California spends billions rebuilding burned towns. The case for calling it quits
Gov. Jerry Brown’s declaration Monday of a state of emergency as a first step to repair California’s damage to the state’s wildfires and coastal communities took place amid a flurry of media coverage — and some criticism.
As we write this, the California National Guard, state and local firefighters and coast guard are preparing to enter the massive blaze burning in southern California that has already claimed at least 21 lives but is expected to kill many more in what is the most destructive wildfire in state history.
In the days and weeks ahead, it will be an increasingly difficult thing to argue against Brown’s decision to declare the emergency. It’s the right thing to do.
However, it will be difficult to argue against Brown’s decision to call for $1.1 billion in emergency funding from the state’s General Fund to pay for the repairs to the state’s infrastructure and the emergency response to the wildfire.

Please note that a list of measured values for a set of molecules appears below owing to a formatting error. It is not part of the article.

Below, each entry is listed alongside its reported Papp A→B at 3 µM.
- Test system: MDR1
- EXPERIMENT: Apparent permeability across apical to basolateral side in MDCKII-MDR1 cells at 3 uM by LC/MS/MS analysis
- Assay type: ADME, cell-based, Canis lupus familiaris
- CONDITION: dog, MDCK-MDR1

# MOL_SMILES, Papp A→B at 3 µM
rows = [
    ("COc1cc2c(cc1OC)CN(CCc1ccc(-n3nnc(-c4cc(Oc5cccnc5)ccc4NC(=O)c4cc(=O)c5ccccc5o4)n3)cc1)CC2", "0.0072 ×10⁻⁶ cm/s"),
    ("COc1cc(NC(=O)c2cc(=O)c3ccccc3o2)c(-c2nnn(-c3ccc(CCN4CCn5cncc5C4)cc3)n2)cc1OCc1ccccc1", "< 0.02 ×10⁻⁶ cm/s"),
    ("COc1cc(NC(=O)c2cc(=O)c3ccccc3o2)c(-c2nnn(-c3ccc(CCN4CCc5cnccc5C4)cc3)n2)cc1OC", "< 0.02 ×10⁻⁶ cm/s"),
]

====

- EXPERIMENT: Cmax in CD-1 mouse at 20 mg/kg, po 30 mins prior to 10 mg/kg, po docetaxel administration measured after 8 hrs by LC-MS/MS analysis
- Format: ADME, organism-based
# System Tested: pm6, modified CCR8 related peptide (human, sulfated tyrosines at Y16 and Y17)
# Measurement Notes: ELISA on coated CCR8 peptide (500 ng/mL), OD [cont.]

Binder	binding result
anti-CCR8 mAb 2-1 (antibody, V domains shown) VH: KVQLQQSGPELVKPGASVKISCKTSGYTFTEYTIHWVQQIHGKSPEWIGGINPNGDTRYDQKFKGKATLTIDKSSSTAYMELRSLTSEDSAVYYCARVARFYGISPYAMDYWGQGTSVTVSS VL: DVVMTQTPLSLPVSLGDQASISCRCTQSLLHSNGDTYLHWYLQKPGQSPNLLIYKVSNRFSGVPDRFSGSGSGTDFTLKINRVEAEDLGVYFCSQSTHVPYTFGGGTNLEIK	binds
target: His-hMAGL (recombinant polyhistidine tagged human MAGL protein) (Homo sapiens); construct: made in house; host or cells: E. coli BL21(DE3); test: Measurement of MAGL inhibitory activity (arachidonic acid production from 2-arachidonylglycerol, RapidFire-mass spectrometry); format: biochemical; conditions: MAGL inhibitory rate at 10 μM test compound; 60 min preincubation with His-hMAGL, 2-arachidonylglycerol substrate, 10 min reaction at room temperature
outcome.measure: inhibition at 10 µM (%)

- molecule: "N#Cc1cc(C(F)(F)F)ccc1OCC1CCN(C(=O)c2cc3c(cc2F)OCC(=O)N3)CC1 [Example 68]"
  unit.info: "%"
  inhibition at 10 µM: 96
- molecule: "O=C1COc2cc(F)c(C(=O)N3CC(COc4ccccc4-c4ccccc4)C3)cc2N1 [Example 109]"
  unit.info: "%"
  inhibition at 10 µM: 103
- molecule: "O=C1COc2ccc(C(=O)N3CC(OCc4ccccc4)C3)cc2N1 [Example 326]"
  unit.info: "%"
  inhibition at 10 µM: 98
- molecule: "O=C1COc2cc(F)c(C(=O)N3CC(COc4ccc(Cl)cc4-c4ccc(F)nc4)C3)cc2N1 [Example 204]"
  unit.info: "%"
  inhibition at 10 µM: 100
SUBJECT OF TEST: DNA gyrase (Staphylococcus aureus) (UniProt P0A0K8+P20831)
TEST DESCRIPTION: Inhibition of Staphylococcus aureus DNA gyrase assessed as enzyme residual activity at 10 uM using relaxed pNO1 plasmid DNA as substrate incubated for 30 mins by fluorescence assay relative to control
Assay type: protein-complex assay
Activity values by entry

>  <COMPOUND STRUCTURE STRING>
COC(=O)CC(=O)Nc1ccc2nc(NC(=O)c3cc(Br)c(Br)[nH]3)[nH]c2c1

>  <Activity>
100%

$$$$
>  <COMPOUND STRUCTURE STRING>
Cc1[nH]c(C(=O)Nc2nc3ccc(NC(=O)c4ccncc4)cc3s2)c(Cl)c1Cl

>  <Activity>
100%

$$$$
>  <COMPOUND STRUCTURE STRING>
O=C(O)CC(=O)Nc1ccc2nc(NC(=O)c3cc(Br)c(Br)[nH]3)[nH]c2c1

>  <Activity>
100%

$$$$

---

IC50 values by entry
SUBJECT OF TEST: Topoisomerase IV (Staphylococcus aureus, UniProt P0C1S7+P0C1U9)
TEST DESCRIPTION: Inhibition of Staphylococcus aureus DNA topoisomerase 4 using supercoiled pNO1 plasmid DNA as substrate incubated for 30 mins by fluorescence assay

Even with that money, all but 6,000 square miles of the state is under mandatory evacuation orders that should last about three weeks. That means the state needs emergency responders and resources immediately as fires race across the state.
The governor called the emergency declaration to build up resources for the state firefighting effort with the goal of keeping fire crews from being sent out. A fire season of devastating fires comes with an ever-growing list of warnings:
In all, the state of California is facing the end of its second-longest drought in history.
The state’s wildfires are also a reminder — and the reason — that we need to address California’s crumbling infrastructure and the aging infrastructure that is in dire need of attention.
As one of the nation’s largest and costliest transportation systems, California needs to be thinking about how the system can be made to work better for the state’s residents. And it needs to be doing it as soon as possible — before the next fire threatens.
To that end, I’m not arguing against Brown’s decision to declare an emergency. The governor did that in a very best-case scenario.
The problem is the state is under a